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I saw several times that often some data describing certain algebraic objects, eg the set of cells of a simplical complex or a Cech cycle of a chosen coving of a variety are called "combinatorial data" or "encoding combinatorial data".

My question is simply what is the justification of the name "combinatorial" here? what is combinatorial on these data?

More generally can it be precised when a certain data describing an algebraical object is called "combinatorial"?

A short UPDATE to precise what I mean (literally that's the comments below):

The meaning of "combinatorial" for abstract simplicial complexes is pretty easy to see: indeed, a data consisting of set of vertices $V=\{ v_1,v_2,...,v_n \}$ and a $m$-simplex of $S$ is defined as a subset $\{ v_{i_1},...,v_{i_m} \}$ of $V$. then a subset $S$ of power set $P(V)$ of $V$ is called abstract simplicial complex if for every $m$-simplex $\{ v_{i_1},...,v_{i_m}\}$ contained in $S$ every subset $\{ v_{i_{j_1}},...,v_{i_{j_d}} \}$ is (as a $d$-simplex) is contained in $S$ as well.

Therefore obviously not every subset of the power set $P(V)$ of $V$ is a abstract simplicial complex. So to determine which subsets of $P(V)$ can occure as abstract simplicial complexes is a combinatorial problem. That's where I see the "combinatorial flavour" here. So I think that this is precisely the justification for the word "combinatorial" if one can associate to an algebraic or topological object an abstract simplical complex encoding sometimes a lot of information about the original object. (the most prominent example is surely the Nerve theorem which desides when this "combinatorial data" essentially suffice to reconstruct the original object up to homotopy).

But how to draw the same analogy to Cech cycles isn't clear to me. Is it possible to associate abstractly a abstract simplicial complex to a Cech cycle in order to "make" it combinatorial?

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    $\begingroup$ I don't think there's a precise formal meaning. I understand it to mean something Kronecker would approve of, i.e., an essentially finistic mathematical object, something you could encode on a computer (e.g., a finite graph or hypergraph, as opposed to something like a differentiable manifold). $\endgroup$ – Gro-Tsen Jul 11 '20 at 21:35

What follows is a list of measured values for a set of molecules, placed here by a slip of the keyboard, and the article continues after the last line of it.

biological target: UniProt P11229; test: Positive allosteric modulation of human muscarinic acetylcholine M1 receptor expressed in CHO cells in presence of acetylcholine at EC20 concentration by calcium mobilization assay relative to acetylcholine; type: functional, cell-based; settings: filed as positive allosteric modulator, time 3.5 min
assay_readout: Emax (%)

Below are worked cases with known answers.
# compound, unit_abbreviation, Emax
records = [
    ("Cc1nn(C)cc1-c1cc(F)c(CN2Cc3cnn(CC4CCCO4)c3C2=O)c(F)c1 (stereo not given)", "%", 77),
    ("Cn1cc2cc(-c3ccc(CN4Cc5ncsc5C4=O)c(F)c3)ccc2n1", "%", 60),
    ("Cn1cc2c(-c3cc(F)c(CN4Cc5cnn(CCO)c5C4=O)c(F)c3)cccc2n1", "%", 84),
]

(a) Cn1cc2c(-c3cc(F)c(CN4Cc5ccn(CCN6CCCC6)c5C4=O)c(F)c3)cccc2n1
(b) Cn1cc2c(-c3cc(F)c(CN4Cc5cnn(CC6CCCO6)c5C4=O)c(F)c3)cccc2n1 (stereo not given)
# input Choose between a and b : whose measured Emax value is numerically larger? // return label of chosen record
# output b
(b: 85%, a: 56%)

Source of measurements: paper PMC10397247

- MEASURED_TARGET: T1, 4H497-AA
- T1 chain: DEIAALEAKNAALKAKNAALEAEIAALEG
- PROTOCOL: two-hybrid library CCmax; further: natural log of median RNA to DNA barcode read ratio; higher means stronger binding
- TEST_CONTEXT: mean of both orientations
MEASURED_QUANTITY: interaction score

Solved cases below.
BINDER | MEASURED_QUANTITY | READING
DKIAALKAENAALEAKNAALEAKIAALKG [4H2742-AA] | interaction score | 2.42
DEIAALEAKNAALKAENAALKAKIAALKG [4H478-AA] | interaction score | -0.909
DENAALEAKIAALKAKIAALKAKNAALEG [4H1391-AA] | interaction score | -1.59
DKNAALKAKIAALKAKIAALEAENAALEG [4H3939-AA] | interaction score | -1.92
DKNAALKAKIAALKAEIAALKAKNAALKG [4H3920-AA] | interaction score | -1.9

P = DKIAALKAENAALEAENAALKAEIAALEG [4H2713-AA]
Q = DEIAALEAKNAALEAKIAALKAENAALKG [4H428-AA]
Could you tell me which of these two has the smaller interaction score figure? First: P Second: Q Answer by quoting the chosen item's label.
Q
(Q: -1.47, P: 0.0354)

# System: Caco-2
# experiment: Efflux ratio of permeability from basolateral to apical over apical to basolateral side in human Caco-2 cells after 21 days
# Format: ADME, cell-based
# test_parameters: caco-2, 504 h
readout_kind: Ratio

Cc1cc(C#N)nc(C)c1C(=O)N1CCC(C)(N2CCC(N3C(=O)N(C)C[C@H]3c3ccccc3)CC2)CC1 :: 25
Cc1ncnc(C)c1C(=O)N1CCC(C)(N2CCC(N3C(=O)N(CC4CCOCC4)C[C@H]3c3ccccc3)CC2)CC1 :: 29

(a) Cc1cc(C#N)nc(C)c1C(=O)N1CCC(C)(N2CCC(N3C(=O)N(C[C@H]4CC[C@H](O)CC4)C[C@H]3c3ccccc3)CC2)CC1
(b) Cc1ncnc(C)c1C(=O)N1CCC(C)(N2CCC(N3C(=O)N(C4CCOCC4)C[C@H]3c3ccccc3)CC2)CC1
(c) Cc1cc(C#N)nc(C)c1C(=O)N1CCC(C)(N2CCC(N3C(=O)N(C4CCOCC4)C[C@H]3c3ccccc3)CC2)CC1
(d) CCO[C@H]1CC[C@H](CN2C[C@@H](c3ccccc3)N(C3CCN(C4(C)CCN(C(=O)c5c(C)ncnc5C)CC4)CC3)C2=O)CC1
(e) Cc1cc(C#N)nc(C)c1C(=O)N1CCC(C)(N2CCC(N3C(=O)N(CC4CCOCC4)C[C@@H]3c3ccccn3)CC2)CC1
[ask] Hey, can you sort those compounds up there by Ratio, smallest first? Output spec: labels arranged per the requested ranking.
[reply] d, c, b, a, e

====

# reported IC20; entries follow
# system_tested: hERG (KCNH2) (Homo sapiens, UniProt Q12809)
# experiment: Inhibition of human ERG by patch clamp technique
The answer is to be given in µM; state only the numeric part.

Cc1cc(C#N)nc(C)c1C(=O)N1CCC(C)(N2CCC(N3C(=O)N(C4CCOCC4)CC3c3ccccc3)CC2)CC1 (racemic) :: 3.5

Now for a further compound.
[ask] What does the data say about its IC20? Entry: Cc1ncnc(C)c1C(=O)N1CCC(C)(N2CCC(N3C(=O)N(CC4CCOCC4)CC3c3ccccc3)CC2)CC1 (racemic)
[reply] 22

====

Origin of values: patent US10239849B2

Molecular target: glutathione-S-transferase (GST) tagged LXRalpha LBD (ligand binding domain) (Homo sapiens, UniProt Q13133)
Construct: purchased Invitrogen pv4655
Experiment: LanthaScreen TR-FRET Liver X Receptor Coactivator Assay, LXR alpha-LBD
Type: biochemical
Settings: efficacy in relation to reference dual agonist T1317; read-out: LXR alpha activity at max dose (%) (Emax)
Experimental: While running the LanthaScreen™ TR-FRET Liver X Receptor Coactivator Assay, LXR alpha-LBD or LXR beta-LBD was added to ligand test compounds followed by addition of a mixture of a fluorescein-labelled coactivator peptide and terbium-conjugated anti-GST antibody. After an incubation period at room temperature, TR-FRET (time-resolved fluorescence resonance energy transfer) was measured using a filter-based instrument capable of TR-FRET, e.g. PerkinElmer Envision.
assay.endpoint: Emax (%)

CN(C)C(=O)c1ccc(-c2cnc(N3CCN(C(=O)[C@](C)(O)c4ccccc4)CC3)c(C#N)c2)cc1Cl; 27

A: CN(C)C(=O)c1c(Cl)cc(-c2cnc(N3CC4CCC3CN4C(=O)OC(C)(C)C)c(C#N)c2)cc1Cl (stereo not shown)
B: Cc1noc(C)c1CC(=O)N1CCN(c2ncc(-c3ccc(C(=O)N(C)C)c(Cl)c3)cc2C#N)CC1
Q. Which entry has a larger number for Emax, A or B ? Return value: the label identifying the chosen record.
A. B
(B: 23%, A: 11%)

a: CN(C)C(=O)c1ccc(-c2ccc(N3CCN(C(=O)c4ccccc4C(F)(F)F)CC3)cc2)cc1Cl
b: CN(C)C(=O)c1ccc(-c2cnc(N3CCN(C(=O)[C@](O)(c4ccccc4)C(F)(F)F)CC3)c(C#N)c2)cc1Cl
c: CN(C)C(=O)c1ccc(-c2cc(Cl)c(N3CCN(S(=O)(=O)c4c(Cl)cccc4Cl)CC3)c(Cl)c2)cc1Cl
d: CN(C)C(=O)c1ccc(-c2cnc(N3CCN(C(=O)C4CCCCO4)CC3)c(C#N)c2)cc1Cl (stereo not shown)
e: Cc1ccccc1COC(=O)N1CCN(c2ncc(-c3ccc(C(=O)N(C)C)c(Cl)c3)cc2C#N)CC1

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    $\begingroup$ the origin of the name as well as a general definition is discussed in Wikipedia --- the combinatorial map tells you how to combine simplices to form a simplicial complex. $\endgroup$ – Carlo Beenakker Jul 11 '20 at 21:38
  • $\begingroup$ yes I thought that orginally this arose from the concept of abstract simplicial complex: a data $S$ consisting of vetrices $V={v_1,v_2,...,v_n}$ an a $m$-simplex of $S$ is a subset ${v_{i_1},..., v_{i_m}}$ of $V$. $S$ is called abstract simplicial complex if for every $m$-simplex ${v_{i_1},..., v_{i_m}}$ contained in $K$ every subset ${v_{i_{j_1}},..., v_{i_{j_d}}}$ is (as a $d$-simplex) is contained in $S$. $\endgroup$ – user7391733 Jul 11 '20 at 22:42
  • $\begingroup$ Therefore not every subset of the power set $P(V)$ of $V$ is a abstract simplicial complex. So to determine which subsets of $P(V)$ can occure as abstract simplicial complexes is a combinatorial problem. But how to draw the same analogy to cech cycles isn't clear to me. Is it possible to associate abstractly a abstract simplicial complex to a Cech cycle in order to "make" it combinatorial? $\endgroup$ – user7391733 Jul 11 '20 at 22:57
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I think this is substantially an issue of tradition. Some decades ago (e.g. 1970), when an otherwise finitistic thing seemed to admit no simpler description than ... itself (e.g., in terms of Kolmogorov-Solomonov-Chaitin complexity, for example), it was referred to as "combinatorial".

Yes, that sense of the word is not closely related to usage in 2020.

In particular, in older work, there is probably no reward in looking for significant subtler meaning, other than "it is what it is"... as opposed to being "compressible" in any way in the larger context of mathematics.

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